Log files are a great resource for a Web developer, but only if you know how to find and use the logged information. Here, you’ll look at the methods you can use to retrieve logged information, ready for offline analysis.
Log file storage locations
The Azure infrastructure used to run Azure Web Apps in Windows is not the same as that for Linux apps, and log files are not stored in the same locations.
Windows app log files
For Windows apps, file system log files are stored in a virtual drive that is associated with your Web App. This drive is addressable as D:\Home, and includes a LogFiles folder; within this folder are one or more subfolders:
- Application – Contains application-generated messages, if File System application logging has been enabled.
- DetailedErrors – Contains detailed Web server error logs, if Detailed error messages have been enabled.
- http – Contains IIS-level logs, if Web server logging has been enabled.
- W3SVC<number> – Contains details of all failed http requests, if Failed request tracing has been enabled.
Linux app log files
For Linux Web Apps, the Azure tools currently support fewer logging options than for Windows apps. Redirections to STDERR and STDOUT are managed through the underlying Docker container that runs the app, and these messages are stored in Docker log files. To see messages logged by underlying processes, such as Apache, you will need to open an SSH connection to the Docker container.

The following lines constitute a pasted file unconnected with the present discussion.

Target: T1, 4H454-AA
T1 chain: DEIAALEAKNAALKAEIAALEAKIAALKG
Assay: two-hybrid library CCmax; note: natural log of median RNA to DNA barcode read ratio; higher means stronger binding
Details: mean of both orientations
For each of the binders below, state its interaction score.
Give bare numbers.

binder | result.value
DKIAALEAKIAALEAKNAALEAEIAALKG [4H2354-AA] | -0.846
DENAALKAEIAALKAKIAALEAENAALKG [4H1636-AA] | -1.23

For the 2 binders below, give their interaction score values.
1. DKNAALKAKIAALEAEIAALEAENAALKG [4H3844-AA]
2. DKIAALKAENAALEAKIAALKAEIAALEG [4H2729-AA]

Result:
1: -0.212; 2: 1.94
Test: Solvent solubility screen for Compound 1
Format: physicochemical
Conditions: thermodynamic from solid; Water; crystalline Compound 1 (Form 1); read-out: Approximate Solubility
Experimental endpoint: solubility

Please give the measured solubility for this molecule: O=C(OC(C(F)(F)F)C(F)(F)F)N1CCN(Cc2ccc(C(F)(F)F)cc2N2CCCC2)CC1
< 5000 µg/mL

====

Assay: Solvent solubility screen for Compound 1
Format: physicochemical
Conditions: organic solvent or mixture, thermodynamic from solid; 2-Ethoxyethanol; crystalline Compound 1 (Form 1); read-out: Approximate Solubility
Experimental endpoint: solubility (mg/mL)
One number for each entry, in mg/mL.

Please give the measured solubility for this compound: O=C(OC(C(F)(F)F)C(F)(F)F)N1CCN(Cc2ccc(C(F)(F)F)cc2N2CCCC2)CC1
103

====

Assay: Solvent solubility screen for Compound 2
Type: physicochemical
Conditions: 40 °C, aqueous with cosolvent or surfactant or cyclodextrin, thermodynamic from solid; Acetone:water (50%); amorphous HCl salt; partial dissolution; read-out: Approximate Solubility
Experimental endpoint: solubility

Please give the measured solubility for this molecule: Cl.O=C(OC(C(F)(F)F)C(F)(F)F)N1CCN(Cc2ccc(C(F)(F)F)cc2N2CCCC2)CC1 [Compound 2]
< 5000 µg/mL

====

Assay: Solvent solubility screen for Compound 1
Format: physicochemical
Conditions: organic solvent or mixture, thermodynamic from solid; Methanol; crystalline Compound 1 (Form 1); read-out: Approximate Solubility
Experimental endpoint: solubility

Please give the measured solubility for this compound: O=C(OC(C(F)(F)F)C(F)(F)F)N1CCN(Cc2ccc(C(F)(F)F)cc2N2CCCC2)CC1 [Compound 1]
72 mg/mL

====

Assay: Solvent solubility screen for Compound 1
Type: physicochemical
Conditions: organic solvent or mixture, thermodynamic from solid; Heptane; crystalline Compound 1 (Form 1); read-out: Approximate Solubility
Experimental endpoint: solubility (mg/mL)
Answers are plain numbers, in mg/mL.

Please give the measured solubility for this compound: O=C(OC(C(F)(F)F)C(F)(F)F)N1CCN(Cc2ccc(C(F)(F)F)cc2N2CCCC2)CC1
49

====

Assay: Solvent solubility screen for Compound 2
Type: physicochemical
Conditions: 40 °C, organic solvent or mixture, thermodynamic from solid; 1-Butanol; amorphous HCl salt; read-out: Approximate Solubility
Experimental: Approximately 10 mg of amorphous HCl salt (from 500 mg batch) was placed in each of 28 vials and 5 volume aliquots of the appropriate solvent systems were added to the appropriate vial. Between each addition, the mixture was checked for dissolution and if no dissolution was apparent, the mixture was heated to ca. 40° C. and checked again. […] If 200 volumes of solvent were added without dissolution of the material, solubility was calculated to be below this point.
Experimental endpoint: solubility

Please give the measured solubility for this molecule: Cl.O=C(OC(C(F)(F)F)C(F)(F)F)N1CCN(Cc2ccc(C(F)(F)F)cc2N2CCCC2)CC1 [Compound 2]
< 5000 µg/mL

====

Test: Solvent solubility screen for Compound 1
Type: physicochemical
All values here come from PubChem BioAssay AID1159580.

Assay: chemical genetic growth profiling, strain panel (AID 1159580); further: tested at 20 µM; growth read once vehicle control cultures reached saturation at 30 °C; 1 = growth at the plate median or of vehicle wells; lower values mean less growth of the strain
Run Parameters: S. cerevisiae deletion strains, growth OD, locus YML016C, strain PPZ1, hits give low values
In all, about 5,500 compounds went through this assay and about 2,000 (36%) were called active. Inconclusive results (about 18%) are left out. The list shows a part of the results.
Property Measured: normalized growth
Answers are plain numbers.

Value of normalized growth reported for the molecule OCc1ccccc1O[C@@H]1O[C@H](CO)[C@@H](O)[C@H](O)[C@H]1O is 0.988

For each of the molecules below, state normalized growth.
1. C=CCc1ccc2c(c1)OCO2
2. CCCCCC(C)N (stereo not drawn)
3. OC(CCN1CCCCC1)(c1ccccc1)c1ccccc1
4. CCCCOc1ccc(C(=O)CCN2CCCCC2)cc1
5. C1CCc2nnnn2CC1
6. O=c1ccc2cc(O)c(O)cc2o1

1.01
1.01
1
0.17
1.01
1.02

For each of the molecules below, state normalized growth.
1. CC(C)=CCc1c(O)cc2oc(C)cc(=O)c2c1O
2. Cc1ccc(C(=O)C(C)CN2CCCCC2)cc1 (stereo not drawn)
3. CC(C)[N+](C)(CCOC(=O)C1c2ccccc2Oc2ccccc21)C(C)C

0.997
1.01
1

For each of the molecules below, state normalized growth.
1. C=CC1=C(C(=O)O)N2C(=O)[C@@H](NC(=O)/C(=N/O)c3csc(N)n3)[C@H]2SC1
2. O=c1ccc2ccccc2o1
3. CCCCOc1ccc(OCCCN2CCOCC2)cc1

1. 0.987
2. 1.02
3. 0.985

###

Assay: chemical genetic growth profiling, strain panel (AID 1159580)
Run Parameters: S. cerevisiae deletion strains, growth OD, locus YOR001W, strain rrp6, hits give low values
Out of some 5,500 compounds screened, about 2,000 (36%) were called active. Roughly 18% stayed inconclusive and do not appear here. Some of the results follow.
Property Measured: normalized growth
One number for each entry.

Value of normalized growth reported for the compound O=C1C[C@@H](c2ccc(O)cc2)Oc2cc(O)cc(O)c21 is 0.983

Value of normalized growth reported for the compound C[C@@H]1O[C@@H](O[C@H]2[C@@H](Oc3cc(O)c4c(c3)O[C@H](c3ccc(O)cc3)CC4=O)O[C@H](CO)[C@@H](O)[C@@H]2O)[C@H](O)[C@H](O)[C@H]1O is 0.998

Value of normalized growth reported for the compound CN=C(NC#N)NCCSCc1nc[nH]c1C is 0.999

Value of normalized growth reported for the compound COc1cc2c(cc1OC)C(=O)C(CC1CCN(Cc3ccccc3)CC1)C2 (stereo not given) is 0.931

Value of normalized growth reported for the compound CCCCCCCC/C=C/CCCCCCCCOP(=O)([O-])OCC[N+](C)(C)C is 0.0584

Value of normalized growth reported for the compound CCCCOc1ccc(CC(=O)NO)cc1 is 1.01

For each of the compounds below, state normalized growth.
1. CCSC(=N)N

All Azure Web Apps have an associated Source Control Management (SCM) service site. This site runs the Kudu service, and other Site Extensions; it is Kudu that manages deployment and troubleshooting for Azure Web Apps, including options for viewing and downloading log files. The specific functionality available in KUDU, and how you download logs, depends on the type of Web App. For Windows apps, you can browse to the log file location, and then download the logs; for Linux apps, there may be a download link.
One way to access the KUDU console is navigate to https://<app name>.scm.azurewebsites.net, and then sign in using deployment credentials.
You can also access KUDU from the Azure portal. On the app pane, in the Development Tools section, select Advanced Tools, and then on the Advanced Tools pane, to open a new Kudu Services tab, select Go.
Azure Storage Explorer
To access Windows logs saved to an Azure Blob Storage container, you can use the Azure portal; to view and download the contents of the log file container, select Storage Explorer. Open the relevant year, month, date, and hour folder, then double-click a CSV file to download it to your computer.